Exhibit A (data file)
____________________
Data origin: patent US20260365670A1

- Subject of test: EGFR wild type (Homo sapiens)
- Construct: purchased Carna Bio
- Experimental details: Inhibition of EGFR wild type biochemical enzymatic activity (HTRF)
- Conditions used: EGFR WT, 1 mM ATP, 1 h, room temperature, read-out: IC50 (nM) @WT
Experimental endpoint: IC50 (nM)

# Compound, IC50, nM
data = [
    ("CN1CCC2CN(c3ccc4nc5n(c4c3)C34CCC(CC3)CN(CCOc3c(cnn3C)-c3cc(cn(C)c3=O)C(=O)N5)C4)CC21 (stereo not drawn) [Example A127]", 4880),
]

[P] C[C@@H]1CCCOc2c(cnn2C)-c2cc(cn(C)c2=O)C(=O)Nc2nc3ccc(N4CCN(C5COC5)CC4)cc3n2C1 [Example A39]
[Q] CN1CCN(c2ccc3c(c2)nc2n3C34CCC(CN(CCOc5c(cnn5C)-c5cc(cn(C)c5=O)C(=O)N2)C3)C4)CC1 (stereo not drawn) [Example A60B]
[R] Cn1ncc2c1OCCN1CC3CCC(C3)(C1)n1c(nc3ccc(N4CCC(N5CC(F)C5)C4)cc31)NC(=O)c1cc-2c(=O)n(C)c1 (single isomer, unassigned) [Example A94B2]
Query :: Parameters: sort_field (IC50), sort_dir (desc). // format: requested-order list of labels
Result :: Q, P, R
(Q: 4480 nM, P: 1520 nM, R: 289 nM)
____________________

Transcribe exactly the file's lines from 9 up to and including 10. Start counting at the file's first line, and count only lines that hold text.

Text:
    ("CN1CCC2CN(c3ccc4nc5n(c4c3)C34CCC(CC3)CN(CCOc3c(cnn3C)-c3cc(cn(C)c3=O)C(=O)N5)C4)CC21 (stereo not drawn) [Example A127]", 4880),
]